A degree in communication disorders can lead to a satisfying and rewarding career in health care, medicine, research, or education. With nearly 10 percent of the world's population showing signs of communication disorders, the need for people trained in the field is great. The career outlook for occupations in the field is steadily improving as the U.S. population continues to grow and to live longer. In addition, parents and teachers are beginning to recognize that many more children than previously thought are affected by communication disorders. 

Obtain Marketable Skills

Speech and Hearing Sciences students develop versatile skills that are applicable to a wide variety of careers. These skills include:

  • Strong analytical and critical thinking
  • Ability to link theory with practical applications
  • Research and critical evaluation skills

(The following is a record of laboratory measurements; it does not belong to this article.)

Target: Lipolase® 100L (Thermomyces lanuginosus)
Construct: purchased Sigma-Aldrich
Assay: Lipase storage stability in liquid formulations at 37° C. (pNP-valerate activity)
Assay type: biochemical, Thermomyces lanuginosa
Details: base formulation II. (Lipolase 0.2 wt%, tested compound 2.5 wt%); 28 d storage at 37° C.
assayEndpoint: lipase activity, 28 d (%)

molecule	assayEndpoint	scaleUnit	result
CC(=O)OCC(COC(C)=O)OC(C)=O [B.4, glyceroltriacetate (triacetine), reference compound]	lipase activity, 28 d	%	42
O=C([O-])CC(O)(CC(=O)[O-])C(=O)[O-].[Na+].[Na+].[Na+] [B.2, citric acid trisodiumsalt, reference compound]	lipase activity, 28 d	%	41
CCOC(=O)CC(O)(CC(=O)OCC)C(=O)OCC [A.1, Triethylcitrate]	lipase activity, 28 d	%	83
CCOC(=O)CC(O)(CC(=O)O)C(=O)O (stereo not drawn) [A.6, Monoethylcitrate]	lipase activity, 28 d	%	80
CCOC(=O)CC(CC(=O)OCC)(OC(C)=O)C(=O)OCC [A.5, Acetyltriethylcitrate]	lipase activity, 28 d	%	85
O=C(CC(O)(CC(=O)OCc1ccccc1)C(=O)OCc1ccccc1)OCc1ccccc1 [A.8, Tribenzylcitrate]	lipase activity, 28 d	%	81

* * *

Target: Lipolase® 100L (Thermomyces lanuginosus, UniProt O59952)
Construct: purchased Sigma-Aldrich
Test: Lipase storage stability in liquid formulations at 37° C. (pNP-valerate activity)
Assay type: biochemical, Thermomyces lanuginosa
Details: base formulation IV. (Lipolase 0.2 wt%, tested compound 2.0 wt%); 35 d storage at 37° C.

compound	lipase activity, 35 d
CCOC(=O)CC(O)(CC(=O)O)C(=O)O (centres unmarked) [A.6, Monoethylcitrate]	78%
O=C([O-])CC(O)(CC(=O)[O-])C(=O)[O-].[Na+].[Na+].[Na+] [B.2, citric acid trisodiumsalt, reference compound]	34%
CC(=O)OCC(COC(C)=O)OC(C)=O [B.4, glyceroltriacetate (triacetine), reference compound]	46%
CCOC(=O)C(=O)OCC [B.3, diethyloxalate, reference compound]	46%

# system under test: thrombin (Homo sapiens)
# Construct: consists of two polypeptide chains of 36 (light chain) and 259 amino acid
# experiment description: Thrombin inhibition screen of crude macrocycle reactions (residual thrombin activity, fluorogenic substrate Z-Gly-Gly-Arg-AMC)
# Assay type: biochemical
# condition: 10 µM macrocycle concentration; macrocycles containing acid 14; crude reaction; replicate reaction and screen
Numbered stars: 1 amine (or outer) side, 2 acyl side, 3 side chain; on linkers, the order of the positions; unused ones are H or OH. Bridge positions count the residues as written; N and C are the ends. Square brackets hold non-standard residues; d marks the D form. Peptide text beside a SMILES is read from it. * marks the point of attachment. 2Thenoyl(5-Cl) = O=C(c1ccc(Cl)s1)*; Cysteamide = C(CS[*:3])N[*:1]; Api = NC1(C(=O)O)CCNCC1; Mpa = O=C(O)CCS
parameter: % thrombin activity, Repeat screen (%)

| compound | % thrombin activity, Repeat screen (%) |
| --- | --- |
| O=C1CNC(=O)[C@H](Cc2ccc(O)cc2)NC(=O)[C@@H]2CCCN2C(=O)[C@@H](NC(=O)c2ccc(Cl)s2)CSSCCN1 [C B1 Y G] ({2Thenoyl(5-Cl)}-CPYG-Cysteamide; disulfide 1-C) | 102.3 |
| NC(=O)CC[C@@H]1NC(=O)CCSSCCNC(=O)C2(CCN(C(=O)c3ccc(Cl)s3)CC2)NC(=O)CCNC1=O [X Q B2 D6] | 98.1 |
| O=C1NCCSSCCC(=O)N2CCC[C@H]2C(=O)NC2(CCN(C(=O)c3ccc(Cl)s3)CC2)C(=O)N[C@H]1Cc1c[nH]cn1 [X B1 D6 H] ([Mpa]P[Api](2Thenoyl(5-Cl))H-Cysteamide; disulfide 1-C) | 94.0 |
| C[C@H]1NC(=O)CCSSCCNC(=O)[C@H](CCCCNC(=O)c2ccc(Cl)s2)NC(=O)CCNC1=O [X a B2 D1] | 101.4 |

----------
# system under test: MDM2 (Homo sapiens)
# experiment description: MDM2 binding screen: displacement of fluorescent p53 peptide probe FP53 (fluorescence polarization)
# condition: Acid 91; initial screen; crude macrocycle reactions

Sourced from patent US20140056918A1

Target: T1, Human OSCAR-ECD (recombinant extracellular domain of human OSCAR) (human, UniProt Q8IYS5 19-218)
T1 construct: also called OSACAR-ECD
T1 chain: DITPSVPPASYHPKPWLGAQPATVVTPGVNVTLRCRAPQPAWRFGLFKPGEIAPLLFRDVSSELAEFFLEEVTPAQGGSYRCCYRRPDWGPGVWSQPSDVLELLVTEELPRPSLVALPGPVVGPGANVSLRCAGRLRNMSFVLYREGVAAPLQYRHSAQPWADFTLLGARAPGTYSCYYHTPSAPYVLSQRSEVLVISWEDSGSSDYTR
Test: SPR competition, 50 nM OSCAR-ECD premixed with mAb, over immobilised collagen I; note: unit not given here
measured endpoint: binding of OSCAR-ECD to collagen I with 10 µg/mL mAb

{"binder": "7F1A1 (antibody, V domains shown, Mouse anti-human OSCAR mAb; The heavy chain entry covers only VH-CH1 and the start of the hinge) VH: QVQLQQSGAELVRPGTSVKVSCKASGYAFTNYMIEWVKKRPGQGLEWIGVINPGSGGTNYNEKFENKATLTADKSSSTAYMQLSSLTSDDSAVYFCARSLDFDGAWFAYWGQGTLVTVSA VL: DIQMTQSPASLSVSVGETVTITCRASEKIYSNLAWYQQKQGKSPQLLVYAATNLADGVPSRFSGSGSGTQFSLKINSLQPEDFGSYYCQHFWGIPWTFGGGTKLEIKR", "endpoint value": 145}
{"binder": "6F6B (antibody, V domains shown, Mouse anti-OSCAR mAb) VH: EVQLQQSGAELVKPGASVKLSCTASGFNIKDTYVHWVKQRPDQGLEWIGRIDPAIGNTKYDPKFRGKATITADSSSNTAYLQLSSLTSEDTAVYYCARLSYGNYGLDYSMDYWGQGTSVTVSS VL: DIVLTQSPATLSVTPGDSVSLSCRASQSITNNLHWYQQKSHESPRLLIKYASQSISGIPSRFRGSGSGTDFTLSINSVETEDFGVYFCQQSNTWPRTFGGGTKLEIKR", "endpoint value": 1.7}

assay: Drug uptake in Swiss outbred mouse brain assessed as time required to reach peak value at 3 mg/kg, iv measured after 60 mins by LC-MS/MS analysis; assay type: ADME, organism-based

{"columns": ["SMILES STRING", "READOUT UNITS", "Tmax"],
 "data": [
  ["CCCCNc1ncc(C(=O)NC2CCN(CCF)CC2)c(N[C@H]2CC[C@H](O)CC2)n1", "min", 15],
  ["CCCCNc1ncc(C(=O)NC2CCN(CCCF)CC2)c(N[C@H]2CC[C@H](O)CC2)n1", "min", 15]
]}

• Excellent organizational and planning skills
  • Strong verbal and written communication skills
  • Leadership and team-building abilities
  • Listening, clarifying, questioning and responding skills
  • Ability to work well with diverse groups

Choose From Several Employment Options

Graduates often pursue jobs as:

  • Speech-language pathologists (SLPs)
  • Speech-language pathology assistants (SLPAs)
  • Audiologists
  • Audiology Assistants/Technicians
  • Clinical Supervisors
  • Professors / Educators
  • Speech, Langauge or Hearing Researchers/Scientists
  • Special Education Teachers
  • Teachers of English as a Second Language (ESL)
  • Rehabilitation Counselors
  • Deaf Educators
  • Early Childhood Interventionists
  • Vocal Coaches

To learn more about the field and potential careers, students should consider a membership in the National Student Speech-Language-Hearing Association (NSSLHA).

For central campus career resources, check out the UW Career Center.